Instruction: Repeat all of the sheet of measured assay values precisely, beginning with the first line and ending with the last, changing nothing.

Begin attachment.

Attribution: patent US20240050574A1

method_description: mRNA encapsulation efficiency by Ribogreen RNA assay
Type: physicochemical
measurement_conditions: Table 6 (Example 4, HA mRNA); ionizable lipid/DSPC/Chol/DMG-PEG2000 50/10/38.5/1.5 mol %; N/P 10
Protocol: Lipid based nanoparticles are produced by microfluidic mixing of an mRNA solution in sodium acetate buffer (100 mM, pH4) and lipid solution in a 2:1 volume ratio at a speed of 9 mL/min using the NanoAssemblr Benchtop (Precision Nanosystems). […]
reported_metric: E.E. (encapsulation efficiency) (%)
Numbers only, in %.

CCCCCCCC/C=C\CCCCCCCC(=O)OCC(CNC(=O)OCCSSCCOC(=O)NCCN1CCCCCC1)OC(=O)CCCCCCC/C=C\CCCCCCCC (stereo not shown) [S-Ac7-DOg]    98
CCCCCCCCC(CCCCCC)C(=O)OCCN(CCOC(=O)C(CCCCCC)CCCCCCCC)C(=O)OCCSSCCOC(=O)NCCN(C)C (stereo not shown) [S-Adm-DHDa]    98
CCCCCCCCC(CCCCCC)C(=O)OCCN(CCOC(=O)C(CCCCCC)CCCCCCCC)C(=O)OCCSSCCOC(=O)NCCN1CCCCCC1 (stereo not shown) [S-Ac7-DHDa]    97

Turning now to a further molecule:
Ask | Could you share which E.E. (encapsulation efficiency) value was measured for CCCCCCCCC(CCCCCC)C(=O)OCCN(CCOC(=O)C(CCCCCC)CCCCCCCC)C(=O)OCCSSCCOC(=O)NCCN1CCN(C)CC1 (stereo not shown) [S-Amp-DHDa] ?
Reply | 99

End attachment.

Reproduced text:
Attribution: patent US20240050574A1

method_description: mRNA encapsulation efficiency by Ribogreen RNA assay
Type: physicochemical
measurement_conditions: Table 6 (Example 4, HA mRNA); ionizable lipid/DSPC/Chol/DMG-PEG2000 50/10/38.5/1.5 mol %; N/P 10
Protocol: Lipid based nanoparticles are produced by microfluidic mixing of an mRNA solution in sodium acetate buffer (100 mM, pH4) and lipid solution in a 2:1 volume ratio at a speed of 9 mL/min using the NanoAssemblr Benchtop (Precision Nanosystems). […]
reported_metric: E.E. (encapsulation efficiency) (%)
Numbers only, in %.

CCCCCCCC/C=C\CCCCCCCC(=O)OCC(CNC(=O)OCCSSCCOC(=O)NCCN1CCCCCC1)OC(=O)CCCCCCC/C=C\CCCCCCCC (stereo not shown) [S-Ac7-DOg]    98
CCCCCCCCC(CCCCCC)C(=O)OCCN(CCOC(=O)C(CCCCCC)CCCCCCCC)C(=O)OCCSSCCOC(=O)NCCN(C)C (stereo not shown) [S-Adm-DHDa]    98
CCCCCCCCC(CCCCCC)C(=O)OCCN(CCOC(=O)C(CCCCCC)CCCCCCCC)C(=O)OCCSSCCOC(=O)NCCN1CCCCCC1 (stereo not shown) [S-Ac7-DHDa]    97

Turning now to a further molecule:
Ask | Could you share which E.E. (encapsulation efficiency) value was measured for CCCCCCCCC(CCCCCC)C(=O)OCCN(CCOC(=O)C(CCCCCC)CCCCCCCC)C(=O)OCCSSCCOC(=O)NCCN1CCN(C)CC1 (stereo not shown) [S-Amp-DHDa] ?
Reply | 99